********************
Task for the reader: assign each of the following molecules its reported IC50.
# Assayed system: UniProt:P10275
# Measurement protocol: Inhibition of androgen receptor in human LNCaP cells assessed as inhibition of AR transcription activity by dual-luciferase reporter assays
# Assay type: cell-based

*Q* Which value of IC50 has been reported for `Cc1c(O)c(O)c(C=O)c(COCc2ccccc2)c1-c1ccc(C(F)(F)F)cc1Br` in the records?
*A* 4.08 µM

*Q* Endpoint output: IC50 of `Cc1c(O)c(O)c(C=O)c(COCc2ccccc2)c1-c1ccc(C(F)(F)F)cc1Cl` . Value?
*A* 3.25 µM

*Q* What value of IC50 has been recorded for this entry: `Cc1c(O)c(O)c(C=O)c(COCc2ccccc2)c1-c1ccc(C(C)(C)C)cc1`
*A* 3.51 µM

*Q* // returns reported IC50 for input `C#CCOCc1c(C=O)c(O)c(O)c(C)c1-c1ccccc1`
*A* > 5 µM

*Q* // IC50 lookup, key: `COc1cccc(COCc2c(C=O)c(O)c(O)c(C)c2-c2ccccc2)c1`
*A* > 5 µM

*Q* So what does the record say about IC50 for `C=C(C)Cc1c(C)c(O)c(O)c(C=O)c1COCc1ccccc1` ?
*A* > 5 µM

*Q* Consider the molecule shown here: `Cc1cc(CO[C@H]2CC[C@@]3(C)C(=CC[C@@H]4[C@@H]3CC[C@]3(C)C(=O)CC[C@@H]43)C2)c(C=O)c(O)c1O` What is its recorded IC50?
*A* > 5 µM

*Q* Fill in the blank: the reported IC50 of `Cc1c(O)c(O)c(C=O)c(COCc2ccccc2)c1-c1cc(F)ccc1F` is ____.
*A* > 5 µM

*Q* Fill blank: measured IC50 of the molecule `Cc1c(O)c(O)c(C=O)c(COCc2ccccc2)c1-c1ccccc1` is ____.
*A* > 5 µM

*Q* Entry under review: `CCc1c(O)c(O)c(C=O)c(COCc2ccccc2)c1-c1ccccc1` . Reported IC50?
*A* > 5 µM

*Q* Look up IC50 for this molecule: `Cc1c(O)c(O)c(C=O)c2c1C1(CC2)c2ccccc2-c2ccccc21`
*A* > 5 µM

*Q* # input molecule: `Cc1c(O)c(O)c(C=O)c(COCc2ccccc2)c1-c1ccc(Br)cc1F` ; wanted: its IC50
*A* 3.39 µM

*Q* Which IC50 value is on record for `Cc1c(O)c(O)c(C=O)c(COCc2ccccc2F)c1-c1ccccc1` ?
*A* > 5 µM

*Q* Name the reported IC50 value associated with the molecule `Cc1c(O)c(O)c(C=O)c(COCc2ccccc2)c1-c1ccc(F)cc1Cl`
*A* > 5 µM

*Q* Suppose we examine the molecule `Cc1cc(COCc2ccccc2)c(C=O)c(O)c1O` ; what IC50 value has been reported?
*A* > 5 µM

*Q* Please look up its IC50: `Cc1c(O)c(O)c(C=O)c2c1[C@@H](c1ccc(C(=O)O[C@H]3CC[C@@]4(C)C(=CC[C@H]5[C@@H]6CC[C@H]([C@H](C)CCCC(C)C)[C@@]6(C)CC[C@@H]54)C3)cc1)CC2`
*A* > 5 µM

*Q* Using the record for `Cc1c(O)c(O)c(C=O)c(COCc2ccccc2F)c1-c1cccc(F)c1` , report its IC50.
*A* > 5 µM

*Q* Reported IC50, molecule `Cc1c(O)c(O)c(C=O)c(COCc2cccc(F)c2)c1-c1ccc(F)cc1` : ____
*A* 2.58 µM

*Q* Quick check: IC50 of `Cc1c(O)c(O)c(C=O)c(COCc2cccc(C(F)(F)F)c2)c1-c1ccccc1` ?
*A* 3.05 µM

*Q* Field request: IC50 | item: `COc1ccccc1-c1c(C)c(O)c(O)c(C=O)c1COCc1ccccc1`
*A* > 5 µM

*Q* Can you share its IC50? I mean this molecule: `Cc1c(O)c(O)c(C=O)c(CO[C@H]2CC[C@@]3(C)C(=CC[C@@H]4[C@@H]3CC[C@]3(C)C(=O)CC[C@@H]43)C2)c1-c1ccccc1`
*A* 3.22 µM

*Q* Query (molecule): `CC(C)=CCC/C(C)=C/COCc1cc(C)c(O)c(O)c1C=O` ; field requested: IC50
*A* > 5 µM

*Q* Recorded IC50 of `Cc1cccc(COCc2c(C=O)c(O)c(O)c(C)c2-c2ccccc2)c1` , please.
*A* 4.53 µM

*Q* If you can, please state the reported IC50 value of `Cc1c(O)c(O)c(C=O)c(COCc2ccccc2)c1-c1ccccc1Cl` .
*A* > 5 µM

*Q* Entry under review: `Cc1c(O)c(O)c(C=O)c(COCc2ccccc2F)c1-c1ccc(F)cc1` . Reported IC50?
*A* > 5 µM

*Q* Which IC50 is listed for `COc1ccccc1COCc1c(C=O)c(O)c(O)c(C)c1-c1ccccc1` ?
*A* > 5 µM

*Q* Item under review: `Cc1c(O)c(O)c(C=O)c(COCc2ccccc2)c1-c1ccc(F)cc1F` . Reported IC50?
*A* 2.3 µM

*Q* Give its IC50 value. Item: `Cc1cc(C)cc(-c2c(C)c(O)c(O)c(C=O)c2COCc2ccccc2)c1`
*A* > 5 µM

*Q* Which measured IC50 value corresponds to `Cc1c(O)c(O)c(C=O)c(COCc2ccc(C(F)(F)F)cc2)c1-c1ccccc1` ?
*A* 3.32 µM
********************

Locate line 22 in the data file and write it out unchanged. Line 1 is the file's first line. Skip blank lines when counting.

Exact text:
*A* > 5 µM